His photographs have appeared on the covers and pages of top fashion magazines such as Harper's Bazaar, Vogue, Elle, Donna, Mondo Uomo Glamour, Femme, Amica, Sette, and have been featured in museums and private collections all over the world.
Gastel was born in Milan in 1955 and is descendant in a lineage of an ancient Italian family, the Viscontis. His uncle, the famous Italian film director, Luchino Visconti, first introduced the young artist to the world of art and cinema. Giovanni started to look for work as an actor, playing in performances and then looked to literature and poetry. He had intentions to dedicate his life to literature and did not give up his passion for such mediums even after he began pursuing photography full-time.
Gastel's first encounter with photography took place in the 1970s. At this time, photography was considered a legitimate art form and discipline and was beginning to be collected and shown in the world’s museums and galleries. Fashion photography, however, was still considered “practical” and had not garnered much recognition in the art world. Gastel entered a long period of apprenticeships wherein he photographed weddings, took portraits, small still-lives and occasionally, kids’ fashion photo sessions. In 1975, he accepted the offer to work for Christie’s Auction House. His time there taught him humility and respect toward objects.
The turning point of his photographic practice took place in 1981 when he met Carla Ghiglieri. She became his agent and introduced him to the world of fashion. Following the appearance of his first still-lives in the magazine, Annabella, in 1982, Giovanni started collaborating with magazines such as Vogue Italia, Mondo Uomo and Donna, and prestigious designers in both Italy and abroad. These included Nicola Trussardi, Giovanni Versace, and Krizia (Maria Mandelli). Gastel then joined the "Made in Italy" movement which consisted of designers, editors and photographers reacting to American traditions in an attempt to incorporate and showcase European aesthetics tied to art history.
Fashion photography gained artistic status very quickly during this time of modernity within the art world. Fashion photographic images were made in a myriad of contexts and, thus, began to define the photographic canon and grace various art spaces. Gastel's artistic consecration was had in 1997 when the Triennale di Milano held an exhibition of his works, curated by the contemporary art historian, Germano Celant.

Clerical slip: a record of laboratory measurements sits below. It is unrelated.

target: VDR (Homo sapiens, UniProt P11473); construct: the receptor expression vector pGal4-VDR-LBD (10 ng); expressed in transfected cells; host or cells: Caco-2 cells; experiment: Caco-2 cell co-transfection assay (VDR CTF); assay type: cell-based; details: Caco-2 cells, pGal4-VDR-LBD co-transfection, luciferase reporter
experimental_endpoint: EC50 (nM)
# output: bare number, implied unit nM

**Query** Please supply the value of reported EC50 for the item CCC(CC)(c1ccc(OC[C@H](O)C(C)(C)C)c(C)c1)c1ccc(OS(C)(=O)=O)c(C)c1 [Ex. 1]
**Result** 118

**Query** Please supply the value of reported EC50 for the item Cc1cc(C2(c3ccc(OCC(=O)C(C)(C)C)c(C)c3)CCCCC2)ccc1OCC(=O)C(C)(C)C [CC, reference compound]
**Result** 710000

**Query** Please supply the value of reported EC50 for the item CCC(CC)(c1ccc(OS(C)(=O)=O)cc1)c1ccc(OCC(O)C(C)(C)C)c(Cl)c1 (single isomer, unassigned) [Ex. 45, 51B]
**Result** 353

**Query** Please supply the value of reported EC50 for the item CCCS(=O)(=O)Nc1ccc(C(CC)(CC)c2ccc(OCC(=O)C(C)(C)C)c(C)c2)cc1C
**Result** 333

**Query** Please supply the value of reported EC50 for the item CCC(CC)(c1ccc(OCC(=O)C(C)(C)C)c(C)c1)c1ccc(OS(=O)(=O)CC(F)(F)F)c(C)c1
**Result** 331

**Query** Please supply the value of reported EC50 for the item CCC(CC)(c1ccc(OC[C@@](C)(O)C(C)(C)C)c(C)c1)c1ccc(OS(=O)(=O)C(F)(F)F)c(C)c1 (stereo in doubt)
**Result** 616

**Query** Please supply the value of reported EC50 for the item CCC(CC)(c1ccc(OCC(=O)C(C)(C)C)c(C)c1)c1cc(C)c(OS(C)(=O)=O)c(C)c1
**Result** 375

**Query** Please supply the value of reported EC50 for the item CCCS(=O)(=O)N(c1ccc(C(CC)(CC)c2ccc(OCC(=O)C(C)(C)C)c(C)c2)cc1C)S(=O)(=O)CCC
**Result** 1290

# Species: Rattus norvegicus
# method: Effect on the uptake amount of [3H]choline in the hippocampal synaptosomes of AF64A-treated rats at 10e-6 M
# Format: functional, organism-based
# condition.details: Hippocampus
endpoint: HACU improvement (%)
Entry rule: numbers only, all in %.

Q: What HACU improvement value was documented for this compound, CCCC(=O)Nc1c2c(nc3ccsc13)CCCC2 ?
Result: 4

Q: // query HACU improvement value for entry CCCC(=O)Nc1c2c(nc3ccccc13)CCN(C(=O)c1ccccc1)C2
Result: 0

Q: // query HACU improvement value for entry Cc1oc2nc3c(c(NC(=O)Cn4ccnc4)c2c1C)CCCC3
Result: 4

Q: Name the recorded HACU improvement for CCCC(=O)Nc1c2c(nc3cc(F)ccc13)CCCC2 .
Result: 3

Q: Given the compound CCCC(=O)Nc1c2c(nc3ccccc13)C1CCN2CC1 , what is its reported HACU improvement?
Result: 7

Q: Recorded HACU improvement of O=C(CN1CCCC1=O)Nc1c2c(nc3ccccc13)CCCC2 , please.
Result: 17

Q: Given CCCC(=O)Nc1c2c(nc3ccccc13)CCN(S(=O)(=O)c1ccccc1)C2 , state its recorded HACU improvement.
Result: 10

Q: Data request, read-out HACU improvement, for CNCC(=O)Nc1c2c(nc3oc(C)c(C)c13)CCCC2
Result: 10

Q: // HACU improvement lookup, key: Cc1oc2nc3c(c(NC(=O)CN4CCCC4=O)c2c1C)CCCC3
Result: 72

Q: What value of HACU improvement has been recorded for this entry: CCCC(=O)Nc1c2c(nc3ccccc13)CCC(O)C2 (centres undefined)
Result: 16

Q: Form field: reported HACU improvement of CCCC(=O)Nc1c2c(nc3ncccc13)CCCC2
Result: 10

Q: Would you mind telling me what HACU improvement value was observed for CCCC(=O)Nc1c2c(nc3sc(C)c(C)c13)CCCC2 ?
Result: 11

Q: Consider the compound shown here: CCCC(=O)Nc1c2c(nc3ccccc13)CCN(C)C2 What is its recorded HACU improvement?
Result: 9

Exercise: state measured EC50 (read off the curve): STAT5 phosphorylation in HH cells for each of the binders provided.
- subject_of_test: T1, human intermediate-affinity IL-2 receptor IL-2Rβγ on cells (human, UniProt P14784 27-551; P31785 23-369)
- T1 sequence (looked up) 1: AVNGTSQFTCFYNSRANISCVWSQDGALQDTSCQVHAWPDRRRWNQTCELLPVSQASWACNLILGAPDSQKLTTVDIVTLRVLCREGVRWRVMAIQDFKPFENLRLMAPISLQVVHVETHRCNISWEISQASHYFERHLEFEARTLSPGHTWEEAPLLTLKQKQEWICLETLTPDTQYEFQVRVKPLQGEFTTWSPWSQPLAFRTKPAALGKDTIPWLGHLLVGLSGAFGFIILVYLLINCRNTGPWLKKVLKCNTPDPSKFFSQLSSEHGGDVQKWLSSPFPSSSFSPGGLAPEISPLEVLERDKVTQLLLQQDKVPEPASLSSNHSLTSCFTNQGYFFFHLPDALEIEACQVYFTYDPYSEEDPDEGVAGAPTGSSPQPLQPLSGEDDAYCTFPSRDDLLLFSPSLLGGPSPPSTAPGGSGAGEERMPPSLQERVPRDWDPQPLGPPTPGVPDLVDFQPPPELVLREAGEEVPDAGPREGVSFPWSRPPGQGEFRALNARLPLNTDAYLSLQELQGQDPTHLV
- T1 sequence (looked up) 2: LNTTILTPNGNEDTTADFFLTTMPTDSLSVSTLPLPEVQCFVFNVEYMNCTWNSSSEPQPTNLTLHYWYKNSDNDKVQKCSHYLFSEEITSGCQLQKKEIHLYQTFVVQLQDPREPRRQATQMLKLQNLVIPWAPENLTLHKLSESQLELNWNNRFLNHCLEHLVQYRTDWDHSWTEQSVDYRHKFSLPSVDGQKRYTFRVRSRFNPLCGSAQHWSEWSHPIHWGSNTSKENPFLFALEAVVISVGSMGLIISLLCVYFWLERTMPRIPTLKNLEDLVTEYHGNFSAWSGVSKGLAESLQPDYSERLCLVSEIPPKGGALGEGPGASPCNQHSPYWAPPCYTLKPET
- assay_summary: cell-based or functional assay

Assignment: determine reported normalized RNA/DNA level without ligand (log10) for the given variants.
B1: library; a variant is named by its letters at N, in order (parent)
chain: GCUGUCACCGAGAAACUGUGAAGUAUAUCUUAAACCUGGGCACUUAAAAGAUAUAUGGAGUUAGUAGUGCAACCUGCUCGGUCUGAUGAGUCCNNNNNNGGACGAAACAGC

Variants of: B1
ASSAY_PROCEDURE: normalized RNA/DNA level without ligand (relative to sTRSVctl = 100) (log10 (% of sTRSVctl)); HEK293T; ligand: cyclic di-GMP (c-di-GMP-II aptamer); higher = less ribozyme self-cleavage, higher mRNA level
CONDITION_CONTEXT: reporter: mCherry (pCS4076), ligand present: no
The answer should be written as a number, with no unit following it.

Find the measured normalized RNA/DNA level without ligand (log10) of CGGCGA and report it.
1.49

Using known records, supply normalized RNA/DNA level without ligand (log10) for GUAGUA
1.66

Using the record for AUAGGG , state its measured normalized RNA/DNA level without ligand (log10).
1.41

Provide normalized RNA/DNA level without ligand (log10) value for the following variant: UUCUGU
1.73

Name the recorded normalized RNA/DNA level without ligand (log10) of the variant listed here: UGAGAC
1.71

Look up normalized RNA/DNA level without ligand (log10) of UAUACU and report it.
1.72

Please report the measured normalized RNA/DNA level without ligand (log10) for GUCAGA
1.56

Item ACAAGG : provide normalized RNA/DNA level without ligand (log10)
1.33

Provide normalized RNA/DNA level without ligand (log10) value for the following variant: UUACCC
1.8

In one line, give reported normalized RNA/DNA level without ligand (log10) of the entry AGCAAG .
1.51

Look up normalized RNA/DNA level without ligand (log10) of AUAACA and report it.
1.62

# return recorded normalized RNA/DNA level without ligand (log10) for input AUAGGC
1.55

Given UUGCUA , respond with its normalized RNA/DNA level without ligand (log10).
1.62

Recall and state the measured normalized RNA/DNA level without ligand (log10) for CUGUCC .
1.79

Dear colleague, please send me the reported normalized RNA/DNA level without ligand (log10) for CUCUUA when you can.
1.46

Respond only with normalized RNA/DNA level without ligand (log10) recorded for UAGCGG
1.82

Giovanni Gastel does not believe in the unification of the arts, but describes his photographic work metaphorically, in terms of theater and literature, emphasizing the importance of “creating a scene” and “telling history” with an image. He also paints the analogy of poetry to photography, which, he posits, consists not of the lyricism of an image but of the succinct and concise structure of form. For Gastel, poems and photographs are a bit like dreams. They carry many meanings and can develop by themselves, without an author, just as the image or subject of a photograph makes itself known on the paper's surface as it develops. The series, “Metamorphoses” refers to Franz Kafka’s text and therein, yields Gastel's explicit surrealistic understanding of photography. Viewers of his work can find visual references to artists who preceded him and were considered surrealists such as Man Ray, Irvin Penn, Erwin Blumenfeld, and Guy Burden.
Gastel uses various methods and techniques in his artistic practice, spanning many eras, from the Renaissance to Pop Art. He is aware of the illusiveness of fashion photography and continually reinvents the visual canon by offering viewers different perspectives of the idea of beauty and the ways it's represented. His methodology also makes reference to the cinematic experience. In the “Ritratti di Living” series, commissioned by Elle Decor in 2013, Gastel reproduced Edward Hopper’s works and played with that illusive nature, once again, making viewers of the work mistrust their own eyes.
Gastel works with large format analog cameras to contemporary digital devices. He uses various methods of analog photography such as pictorial rielaboration, decoupling and stratification, and when working with digital images, gives particular attention to post production. Unlike many others seasoned photographers, Gastel considers the invention of digital photographic technology to be the real birth of the medium, suggesting that everything until that point was, “mere archeology.”